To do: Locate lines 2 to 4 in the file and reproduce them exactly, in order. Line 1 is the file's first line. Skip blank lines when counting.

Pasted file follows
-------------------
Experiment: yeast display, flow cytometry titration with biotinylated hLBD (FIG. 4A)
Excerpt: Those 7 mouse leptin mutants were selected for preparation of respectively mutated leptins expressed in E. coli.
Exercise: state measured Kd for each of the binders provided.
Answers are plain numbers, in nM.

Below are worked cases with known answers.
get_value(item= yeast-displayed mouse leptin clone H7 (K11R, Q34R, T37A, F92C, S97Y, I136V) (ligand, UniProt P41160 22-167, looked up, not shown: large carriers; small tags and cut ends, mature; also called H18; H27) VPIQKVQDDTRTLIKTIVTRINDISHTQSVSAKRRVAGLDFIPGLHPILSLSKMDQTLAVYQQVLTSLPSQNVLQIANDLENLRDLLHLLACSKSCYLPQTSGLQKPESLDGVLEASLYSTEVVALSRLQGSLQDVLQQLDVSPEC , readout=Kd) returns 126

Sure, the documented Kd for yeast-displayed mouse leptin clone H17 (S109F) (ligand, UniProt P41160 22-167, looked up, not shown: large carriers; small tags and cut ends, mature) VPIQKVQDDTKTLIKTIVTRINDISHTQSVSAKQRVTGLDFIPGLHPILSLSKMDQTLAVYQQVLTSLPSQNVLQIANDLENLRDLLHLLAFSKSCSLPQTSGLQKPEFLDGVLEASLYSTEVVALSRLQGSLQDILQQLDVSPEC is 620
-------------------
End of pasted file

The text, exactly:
Excerpt: Those 7 mouse leptin mutants were selected for preparation of respectively mutated leptins expressed in E. coli.
Exercise: state measured Kd for each of the binders provided.
Answers are plain numbers, in nM.